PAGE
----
Modernization theory

Some saw this scaled-down Industrial Revolution as a largely British affair; economic indicators showed a yawning gap between the British rates of population growth, agricultural productivity, urbanization, and real wages and those of the rest of Europe—especially those of Britain's great rival, France.

They placed doctrinal emphasis on religious contemplation and the life hereafter. Such features, with various others, were compounded into a powerful image of industrialism as a whole and wholly new social system and way of life.

It asserted the principle of self-determination.


Modern society is industrial society. This, he argues, was very different from the market-driven uniformity of the early-twenty-first-century world. A number of basic cultural trends, including new literary styles and the spread of science, ran through the entire continent.

Modernization theory

This division of labour took place in a newly concentrated physical environment. In the United Kingdom this was done through a gradual extension of the franchise in the 19th century.

Dependency theory[ edit ] One alternative model on the left is Dependency theory. Up to a certain point in its course, it carries the institutions and values of society along with it, in what is generally regarded as a progressive, upward movement.

22a. Economic Growth and the Early Industrial Revolution

It is this process that is somewhat misleadingly called the Neolithic revolutionimplying that new stone tools were at the root of this vast change. Technology, markets, and global power made this Britain's revolution.The Industrial Revolution in the 19th century was an immensely remarkable time period in the world’s history.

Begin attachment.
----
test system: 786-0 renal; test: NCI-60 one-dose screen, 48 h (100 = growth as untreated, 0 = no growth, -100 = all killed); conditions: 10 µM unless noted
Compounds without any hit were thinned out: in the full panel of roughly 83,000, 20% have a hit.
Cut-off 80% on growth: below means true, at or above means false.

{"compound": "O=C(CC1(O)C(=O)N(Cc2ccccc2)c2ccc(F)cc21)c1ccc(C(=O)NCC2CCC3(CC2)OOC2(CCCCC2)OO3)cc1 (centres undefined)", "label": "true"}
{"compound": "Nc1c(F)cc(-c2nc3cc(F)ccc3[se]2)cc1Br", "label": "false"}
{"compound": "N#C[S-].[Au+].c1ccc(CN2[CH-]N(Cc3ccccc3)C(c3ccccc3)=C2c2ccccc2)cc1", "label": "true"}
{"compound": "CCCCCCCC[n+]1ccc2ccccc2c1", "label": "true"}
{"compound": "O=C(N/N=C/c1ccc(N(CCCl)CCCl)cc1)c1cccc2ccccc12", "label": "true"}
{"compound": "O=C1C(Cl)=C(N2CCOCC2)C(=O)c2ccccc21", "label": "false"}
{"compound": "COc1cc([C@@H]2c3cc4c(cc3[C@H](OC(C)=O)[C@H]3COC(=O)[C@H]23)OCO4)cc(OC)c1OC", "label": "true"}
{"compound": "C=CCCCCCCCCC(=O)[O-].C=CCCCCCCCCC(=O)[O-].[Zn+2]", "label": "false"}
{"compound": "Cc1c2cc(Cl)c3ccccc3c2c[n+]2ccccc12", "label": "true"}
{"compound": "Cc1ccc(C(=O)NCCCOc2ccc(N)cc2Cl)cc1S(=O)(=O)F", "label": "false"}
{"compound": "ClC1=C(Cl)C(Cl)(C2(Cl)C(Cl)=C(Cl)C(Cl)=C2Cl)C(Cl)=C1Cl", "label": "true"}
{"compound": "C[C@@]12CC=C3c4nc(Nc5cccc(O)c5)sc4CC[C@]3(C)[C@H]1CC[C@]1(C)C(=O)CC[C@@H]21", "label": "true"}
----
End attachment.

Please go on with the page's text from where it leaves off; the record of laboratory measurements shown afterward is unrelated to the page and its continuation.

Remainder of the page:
The revolution brought advancement throughout the world that transformed countries from premodern to modern. Modernization theory has also been accused of being Eurocentric, as modernization began in Europe, with the Industrial Revolution, the French Revolution and the Revolutions of (Macionis ) and has long been regarded as reaching its most advanced stage in Europe.

No other premodern state advanced nearly as close to starting an industrial revolution as the Southern Song. [1] [2] The want of potential customers for products manufactured by machines instead of artisans was due to the absence of a "middle class" in Song China which was the reason for the failure to industrialize.

The Industrial Revolution has had a tremendous impact on the whole world. But because of its British origin the people living on the island bore most of the hardships and went through the quickest and most radical change out. A new history of Europe's—and especially Britain's—Industrial Revolution must be a history of comparisons, encounters, and connections between and among parts of Europe, Asia, Africa, and the Americas.

This is a new approach to European industrialization, focusing on comparative environmental histories, on consumer. The Industrial Revolution has had a tremendous impact on the whole world.

But because of its British origin the people living on the island bore most of the hardships and went through the quickest and most radical change out off all the people affected by this movement.

A history of modernization in the industrial revolution
Rated 0/5 based on 4 review